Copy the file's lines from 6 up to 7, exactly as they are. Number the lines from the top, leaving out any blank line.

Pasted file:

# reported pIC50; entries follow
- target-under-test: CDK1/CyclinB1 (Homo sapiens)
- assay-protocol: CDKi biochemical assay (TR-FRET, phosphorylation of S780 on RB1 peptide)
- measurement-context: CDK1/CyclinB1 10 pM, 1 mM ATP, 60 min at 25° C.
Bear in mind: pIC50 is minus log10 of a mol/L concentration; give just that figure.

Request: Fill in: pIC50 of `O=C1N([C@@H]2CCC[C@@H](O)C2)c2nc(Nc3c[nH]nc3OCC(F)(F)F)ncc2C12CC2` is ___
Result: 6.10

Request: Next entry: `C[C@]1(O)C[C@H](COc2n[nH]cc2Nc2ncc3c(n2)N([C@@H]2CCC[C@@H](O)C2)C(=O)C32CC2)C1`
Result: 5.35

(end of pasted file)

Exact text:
Request: Fill in: pIC50 of `O=C1N([C@@H]2CCC[C@@H](O)C2)c2nc(Nc3c[nH]nc3OCC(F)(F)F)ncc2C12CC2` is ___
Result: 6.10